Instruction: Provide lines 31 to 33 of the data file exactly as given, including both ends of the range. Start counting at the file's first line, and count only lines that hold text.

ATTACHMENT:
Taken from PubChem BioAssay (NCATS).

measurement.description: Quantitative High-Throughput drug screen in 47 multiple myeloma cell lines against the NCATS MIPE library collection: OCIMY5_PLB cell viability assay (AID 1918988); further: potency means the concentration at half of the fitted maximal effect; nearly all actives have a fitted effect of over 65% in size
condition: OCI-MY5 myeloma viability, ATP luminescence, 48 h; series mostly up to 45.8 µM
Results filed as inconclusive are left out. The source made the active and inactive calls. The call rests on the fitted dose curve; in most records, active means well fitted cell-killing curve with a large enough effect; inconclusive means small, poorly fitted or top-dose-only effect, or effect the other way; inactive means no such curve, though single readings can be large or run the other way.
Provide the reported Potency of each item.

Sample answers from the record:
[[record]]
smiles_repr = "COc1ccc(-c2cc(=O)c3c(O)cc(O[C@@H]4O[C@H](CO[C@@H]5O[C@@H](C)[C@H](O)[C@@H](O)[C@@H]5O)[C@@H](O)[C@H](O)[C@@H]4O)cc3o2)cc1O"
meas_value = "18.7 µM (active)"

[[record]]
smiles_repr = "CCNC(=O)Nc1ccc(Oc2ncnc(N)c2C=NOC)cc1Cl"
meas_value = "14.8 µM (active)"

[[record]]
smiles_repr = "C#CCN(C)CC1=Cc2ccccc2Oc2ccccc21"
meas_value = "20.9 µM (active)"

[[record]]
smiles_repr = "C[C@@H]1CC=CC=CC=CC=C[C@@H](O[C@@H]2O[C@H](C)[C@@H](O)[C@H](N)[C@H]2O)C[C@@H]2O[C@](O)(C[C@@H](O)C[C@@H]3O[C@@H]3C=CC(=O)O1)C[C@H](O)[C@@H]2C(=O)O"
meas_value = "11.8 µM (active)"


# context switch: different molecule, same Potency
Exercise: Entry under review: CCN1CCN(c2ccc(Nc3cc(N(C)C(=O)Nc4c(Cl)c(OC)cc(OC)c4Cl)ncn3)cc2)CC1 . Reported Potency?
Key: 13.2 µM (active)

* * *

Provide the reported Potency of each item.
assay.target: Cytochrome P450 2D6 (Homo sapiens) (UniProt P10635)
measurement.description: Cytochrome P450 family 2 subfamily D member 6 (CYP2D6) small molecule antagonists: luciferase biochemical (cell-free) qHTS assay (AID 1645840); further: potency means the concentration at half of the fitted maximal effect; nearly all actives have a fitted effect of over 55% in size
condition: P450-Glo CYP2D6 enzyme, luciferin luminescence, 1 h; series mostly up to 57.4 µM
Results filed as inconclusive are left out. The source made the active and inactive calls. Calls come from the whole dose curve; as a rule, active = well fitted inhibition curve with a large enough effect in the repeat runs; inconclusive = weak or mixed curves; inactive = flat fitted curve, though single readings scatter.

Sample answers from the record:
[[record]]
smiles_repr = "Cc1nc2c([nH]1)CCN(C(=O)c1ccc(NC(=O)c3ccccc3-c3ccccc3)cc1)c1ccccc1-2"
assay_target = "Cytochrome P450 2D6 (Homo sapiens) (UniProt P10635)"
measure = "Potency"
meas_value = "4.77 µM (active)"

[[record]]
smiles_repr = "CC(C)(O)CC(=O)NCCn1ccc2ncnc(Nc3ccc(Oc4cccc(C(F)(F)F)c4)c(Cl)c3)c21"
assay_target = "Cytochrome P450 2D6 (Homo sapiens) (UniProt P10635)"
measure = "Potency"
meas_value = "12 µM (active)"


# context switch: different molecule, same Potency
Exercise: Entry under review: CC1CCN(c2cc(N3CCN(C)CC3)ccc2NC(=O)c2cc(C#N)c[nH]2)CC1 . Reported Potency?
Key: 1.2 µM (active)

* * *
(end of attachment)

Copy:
assay_target = "Cytochrome P450 2D6 (Homo sapiens) (UniProt P10635)"
measure = "Potency"
meas_value = "4.77 µM (active)"